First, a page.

The more contagious Delta variant along with a surge in cases has forced Israeli Prime Minister Naftali Bennett to reimpose some COVID-19 restrictions and rethink strategy, although the country has celebrated four weeks ago, a return to normal life in its battle with COVID-19.
After a rapid vaccination drive that had driven down coronavirus infections and deaths, Israelis had stopped wearing face masks and abandoned all social-distancing rules.
Under what he calls a policy of “soft suppression”, the government wants Israelis to learn to live with the virus – involving the fewest possible restrictions and avoiding a fourth national lockdown that could do further harm to the economy.
“Implementing the strategy will entail taking certain risks but in the overall consideration, including economic factors, this is the necessary balance,” Bennett said last week.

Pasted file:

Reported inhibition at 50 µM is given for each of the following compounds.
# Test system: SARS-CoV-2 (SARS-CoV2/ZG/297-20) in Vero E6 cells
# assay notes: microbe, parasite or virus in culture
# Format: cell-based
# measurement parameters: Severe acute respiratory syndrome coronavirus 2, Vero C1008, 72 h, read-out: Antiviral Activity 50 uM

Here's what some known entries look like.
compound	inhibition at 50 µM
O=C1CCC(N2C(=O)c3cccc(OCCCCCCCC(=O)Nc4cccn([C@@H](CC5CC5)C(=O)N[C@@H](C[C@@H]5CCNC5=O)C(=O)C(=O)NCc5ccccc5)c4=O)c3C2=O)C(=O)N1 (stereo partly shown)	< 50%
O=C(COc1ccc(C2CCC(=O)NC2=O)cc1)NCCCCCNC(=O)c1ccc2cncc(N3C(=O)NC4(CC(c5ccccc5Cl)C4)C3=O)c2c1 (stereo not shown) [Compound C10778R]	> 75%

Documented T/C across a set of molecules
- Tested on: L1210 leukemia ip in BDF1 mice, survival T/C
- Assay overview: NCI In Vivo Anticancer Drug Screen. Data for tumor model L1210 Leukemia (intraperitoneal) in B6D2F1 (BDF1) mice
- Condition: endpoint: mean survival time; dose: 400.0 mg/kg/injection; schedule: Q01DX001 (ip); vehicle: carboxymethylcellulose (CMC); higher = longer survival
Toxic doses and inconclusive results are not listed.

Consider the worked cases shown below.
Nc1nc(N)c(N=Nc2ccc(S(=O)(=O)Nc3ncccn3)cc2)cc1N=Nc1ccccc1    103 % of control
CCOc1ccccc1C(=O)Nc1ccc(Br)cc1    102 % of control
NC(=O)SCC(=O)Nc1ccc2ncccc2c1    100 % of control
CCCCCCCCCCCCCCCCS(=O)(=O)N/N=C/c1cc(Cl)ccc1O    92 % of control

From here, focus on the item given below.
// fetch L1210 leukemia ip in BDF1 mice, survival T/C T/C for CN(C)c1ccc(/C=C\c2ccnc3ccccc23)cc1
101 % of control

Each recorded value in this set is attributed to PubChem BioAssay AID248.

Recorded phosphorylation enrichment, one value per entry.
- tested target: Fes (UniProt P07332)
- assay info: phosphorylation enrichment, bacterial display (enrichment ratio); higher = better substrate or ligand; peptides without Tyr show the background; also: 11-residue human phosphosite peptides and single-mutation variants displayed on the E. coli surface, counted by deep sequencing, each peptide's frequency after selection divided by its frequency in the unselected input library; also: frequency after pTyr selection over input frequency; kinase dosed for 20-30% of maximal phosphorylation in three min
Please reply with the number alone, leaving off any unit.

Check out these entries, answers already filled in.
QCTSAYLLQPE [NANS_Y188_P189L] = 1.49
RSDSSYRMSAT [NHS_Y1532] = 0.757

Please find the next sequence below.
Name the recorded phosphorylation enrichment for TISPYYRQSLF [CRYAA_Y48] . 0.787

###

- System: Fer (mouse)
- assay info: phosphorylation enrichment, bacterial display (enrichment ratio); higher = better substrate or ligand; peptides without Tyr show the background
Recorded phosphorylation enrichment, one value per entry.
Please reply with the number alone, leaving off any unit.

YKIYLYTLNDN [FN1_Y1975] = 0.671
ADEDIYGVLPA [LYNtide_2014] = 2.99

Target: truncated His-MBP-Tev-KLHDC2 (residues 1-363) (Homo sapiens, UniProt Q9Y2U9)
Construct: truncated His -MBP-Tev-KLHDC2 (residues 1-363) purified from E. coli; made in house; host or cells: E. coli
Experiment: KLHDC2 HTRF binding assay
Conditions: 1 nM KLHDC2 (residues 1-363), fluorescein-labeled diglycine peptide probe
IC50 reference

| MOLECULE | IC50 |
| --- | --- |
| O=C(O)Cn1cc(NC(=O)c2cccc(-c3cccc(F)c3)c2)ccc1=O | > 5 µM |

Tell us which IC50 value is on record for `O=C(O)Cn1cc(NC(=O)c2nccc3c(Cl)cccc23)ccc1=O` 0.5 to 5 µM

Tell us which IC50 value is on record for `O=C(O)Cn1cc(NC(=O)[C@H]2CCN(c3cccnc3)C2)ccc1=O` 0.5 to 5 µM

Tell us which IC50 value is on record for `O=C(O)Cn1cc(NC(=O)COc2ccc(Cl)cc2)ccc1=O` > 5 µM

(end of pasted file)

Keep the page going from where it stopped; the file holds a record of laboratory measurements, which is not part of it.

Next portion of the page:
The main indicator guiding the move is the number of severe COVID-19 cases in hospital, currently around 45. Implementation will entail monitoring infections, encouraging vaccinations, rapid testing and information campaigns about face masks.
The curbs that have been reinstated include the mandatory wearing of face masks indoors and quarantine for all people arriving in Israel.
Bennett’s strategy, like that of the British government, has been questioned by some scientists.